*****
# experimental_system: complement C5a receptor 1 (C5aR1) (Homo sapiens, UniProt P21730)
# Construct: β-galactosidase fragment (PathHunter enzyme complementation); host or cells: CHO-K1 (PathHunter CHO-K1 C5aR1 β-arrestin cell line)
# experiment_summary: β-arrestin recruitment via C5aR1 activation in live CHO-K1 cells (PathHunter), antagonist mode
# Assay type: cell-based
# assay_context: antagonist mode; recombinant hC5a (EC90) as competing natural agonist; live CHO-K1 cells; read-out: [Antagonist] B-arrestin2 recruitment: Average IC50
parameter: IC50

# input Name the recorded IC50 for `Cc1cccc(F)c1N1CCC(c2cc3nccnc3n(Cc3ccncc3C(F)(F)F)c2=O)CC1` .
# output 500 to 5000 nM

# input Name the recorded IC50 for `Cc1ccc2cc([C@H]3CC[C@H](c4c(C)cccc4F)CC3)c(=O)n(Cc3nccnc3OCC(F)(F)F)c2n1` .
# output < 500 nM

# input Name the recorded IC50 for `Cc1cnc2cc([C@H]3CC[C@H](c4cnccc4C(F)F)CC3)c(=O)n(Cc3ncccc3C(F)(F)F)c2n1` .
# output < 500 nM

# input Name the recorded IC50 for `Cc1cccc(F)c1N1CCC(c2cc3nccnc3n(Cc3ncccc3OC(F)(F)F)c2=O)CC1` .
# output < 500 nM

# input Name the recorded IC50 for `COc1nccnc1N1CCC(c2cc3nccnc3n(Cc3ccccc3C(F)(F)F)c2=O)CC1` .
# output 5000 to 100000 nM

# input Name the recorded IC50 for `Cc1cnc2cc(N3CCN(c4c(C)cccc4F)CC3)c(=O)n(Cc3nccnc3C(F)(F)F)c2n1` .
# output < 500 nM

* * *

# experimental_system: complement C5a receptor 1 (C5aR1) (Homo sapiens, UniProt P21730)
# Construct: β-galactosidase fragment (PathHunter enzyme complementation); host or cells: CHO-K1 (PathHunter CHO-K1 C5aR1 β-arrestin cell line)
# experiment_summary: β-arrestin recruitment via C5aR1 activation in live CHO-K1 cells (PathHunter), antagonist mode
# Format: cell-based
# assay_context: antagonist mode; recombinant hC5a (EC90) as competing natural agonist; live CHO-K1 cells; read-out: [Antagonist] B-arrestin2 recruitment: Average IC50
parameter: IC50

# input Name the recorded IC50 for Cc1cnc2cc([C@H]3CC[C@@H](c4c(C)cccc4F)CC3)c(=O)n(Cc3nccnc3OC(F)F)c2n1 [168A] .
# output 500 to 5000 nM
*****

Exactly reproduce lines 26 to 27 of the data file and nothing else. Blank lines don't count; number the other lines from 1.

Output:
# input Name the recorded IC50 for Cc1cnc2cc([C@H]3CC[C@@H](c4c(C)cccc4F)CC3)c(=O)n(Cc3nccnc3OC(F)F)c2n1 [168A] .
# output 500 to 5000 nM